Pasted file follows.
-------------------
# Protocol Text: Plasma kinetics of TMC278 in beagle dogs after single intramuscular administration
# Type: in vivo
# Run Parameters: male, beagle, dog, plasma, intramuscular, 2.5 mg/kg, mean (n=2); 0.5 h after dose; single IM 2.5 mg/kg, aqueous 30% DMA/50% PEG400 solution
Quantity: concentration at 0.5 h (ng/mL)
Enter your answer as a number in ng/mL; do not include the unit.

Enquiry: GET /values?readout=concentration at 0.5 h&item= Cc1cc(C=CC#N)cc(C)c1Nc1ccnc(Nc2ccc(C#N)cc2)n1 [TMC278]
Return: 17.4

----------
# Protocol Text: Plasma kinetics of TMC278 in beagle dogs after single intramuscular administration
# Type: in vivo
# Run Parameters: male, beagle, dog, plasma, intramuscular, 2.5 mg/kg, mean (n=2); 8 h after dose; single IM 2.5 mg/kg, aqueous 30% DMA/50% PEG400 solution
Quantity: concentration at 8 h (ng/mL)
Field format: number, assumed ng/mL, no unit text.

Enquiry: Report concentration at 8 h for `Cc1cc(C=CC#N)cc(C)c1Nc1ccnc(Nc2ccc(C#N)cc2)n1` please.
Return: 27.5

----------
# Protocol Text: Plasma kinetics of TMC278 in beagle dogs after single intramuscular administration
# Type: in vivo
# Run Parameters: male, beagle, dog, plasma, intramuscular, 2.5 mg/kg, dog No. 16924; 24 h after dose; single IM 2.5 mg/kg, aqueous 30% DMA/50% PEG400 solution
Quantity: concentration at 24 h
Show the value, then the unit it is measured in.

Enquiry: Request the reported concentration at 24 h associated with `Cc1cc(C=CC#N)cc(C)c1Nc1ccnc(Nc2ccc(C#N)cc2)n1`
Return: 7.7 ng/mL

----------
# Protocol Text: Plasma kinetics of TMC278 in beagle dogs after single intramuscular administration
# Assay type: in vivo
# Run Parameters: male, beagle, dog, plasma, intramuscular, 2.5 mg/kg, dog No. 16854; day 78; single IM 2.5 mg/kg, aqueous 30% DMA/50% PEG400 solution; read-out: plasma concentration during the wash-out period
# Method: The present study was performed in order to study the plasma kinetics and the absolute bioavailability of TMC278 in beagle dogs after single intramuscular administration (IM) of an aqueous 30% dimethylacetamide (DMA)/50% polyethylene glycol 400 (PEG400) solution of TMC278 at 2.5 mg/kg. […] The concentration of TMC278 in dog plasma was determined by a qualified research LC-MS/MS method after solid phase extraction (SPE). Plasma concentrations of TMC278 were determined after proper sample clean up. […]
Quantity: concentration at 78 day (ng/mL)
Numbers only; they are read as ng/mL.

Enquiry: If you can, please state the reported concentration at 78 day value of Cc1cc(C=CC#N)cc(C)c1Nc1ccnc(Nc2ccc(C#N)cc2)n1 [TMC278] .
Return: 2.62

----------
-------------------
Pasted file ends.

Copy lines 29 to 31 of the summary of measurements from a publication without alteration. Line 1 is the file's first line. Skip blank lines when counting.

Quantity: concentration at 78 day (ng/mL)
Numbers only; they are read as ng/mL.

Enquiry: If you can, please state the reported concentration at 78 day value of Cc1cc(C=CC#N)cc(C)c1Nc1ccnc(Nc2ccc(C#N)cc2)n1 [TMC278] .